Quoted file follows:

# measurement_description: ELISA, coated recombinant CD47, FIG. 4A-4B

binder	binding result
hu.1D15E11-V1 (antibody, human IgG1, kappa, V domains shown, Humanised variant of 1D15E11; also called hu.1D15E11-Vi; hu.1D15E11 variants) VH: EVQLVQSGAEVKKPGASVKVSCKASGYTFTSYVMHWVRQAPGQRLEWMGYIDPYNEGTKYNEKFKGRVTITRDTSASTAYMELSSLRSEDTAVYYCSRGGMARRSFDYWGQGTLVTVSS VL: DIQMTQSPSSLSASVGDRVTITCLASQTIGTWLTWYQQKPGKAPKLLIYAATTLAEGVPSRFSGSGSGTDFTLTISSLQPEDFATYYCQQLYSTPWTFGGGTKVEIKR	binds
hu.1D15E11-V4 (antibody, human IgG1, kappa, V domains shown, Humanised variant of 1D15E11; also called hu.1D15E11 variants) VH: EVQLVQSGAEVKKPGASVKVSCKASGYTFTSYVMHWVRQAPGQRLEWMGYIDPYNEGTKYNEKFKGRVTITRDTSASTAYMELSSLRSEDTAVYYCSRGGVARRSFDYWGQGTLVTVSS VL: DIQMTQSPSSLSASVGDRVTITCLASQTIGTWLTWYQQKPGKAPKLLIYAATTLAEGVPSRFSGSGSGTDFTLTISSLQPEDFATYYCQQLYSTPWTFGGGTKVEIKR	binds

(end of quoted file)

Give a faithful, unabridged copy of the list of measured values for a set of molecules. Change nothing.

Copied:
# measurement_description: ELISA, coated recombinant CD47, FIG. 4A-4B

binder	binding result
hu.1D15E11-V1 (antibody, human IgG1, kappa, V domains shown, Humanised variant of 1D15E11; also called hu.1D15E11-Vi; hu.1D15E11 variants) VH: EVQLVQSGAEVKKPGASVKVSCKASGYTFTSYVMHWVRQAPGQRLEWMGYIDPYNEGTKYNEKFKGRVTITRDTSASTAYMELSSLRSEDTAVYYCSRGGMARRSFDYWGQGTLVTVSS VL: DIQMTQSPSSLSASVGDRVTITCLASQTIGTWLTWYQQKPGKAPKLLIYAATTLAEGVPSRFSGSGSGTDFTLTISSLQPEDFATYYCQQLYSTPWTFGGGTKVEIKR	binds
hu.1D15E11-V4 (antibody, human IgG1, kappa, V domains shown, Humanised variant of 1D15E11; also called hu.1D15E11 variants) VH: EVQLVQSGAEVKKPGASVKVSCKASGYTFTSYVMHWVRQAPGQRLEWMGYIDPYNEGTKYNEKFKGRVTITRDTSASTAYMELSSLRSEDTAVYYCSRGGVARRSFDYWGQGTLVTVSS VL: DIQMTQSPSSLSASVGDRVTITCLASQTIGTWLTWYQQKPGKAPKLLIYAATTLAEGVPSRFSGSGSGTDFTLTISSLQPEDFATYYCQQLYSTPWTFGGGTKVEIKR	binds